What are the different file formats and what do you need to produce my job?
FOR EMBROIDERY: you can supply just about any clear file format, and we will digitize it into an embroidery file which is readable by our equipment. The cost is usually around $40 for a typical left chest design, and goes up from there depending on stitch count.
FOR PRINTING: Vector based art is the most widely excepted format for spot color printing and ultimately that’s what is needed. Vector based formats may be in the following file extensions.
.eps – Encapsulated Post Script (universal vector format)
.pdf – Acrobat PDF file
.ai – Adobe Illustrator file
.cdr – Corel Draw file (please convert to eps, or ai with fonts converted)
All Files must be 300 DPI or better, in order to print. Typically these file formats include .pdf, .eps, and .ai with all fonts converted to outlines.
NOTE: you can not take a non-vector file (e.g. .jpg, .gif, etc. and “save as” a vector file. The native vector file must be created as such in a vector drawing program like Adobe Illustrator or Corel Draw. If you can not supply it as native vector, we can re-create it for you at a nominal charge ($25 and up). Call or email for details.
ALL Jobs are digitally proofed before production is run via a pdf file to your indicated E-mail address.
Please note: While many files can have these extensions, they don’t always contain vector based art. Only after full review of your file can we determine if your art is acceptable.
Other formats are also acceptable but may require art charges to prepare them for printing. Art fees will apply for unusable art supplied.
What is your turnaround time?
Typically we produce jobs within 2 weeks (+ shipping time) of final art or order approval.
We always work with our customers to meet their requirements, but turnaround times vary by season and are heavily dependent on the customer’s ability to make quick decisions and timely approvals.
Do you have a minimum?
For Screen Printing we will do an order as small as 12 shirts per design but there will be some restrictions on size and number of colors. We recommend printing at least 24 for best pricing.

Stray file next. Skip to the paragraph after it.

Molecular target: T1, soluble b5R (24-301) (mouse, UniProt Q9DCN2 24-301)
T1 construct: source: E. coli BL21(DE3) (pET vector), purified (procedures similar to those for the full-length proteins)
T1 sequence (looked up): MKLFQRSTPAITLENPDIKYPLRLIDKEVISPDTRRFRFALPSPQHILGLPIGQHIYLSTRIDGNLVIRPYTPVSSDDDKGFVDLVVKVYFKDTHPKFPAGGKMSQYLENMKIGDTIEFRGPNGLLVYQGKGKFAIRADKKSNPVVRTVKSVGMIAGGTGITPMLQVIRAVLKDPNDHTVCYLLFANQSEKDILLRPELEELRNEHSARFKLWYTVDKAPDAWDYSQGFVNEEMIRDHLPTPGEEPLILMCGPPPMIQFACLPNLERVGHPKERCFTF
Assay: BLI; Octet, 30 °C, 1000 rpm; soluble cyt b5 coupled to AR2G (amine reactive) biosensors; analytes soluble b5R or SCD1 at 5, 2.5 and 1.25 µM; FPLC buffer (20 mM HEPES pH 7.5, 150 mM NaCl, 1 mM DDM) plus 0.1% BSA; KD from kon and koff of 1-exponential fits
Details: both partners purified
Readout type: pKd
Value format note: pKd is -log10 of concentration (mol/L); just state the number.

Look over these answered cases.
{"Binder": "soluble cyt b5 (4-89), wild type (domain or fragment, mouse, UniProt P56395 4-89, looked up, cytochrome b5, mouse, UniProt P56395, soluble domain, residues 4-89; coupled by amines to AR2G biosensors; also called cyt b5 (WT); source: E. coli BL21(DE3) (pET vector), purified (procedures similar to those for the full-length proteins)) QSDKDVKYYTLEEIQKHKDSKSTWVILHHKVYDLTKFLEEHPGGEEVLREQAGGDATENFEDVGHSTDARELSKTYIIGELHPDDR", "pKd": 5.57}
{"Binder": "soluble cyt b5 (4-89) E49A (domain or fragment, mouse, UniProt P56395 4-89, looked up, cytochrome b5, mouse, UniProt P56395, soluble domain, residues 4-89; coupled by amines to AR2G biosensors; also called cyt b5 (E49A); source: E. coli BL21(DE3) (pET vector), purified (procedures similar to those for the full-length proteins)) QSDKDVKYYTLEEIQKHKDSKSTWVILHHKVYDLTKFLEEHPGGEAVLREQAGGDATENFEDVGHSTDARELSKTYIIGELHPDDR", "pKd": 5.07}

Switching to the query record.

For embroidery we have no minimums, but you will pay more for small orders.
Can I mix and match shirt & ink colors? Can I mix shirt sizes & do I need to order in dozens?
Yes. Different shirt colors are ok as long as the ink colors are the same. You must order at least 12 of each shirt color. If we need to change ink colors additional fees will apply.
You can order as many different shirt sizes as you want and you DON'T have to order in dozens, unless otherwise stated.
What is the proof / approval process?
On all new orders we will be sending you an art proof for your review. This proof will state the size, colors and overall location of your print job.
Please make sure to look over the proof carefully as once it is approved we will be printing exactly that.
IT IS THE CUSTOMER’S RESPONSIBILITY TO CAREFULLY CHECK THE PROOF as if it’s the first time you are seeing it: spelling, phone numbers, addresses, etc.
If we do not receive your art approval we cannot proceed with your job.
Having your email set for a confirm receipt ensures that we in fact did get your reply, if you did not get a confirm receipt, we do not have your approval.
What are Pantone (PMS) Colors vs. CMYK colors vs. Thread colors?
We follow the pantone solid coated chart for all of our ink colors. This refers to a worldwide color matching system called Pantone (pms) color.
We will match any pantone color provided for your artwork as close as possible & we prefer you indicate what pantone colors you would like for your print jobs.
If your pantones are provided we will match as close as possible to the color of your art & assign it a pms color for proofing.
NOTE that while there are over 1,000 PMS colors, we sometimes have to approximate the color with a closely matching ink or thread (there are far fewer thread colors - in the hundreds - but we can usually match pretty closely).
CMYK is a four-color process (which blends Cyan, Magenta, Yellow, Black ink colors) used to achieve millions of colors in the spectrum.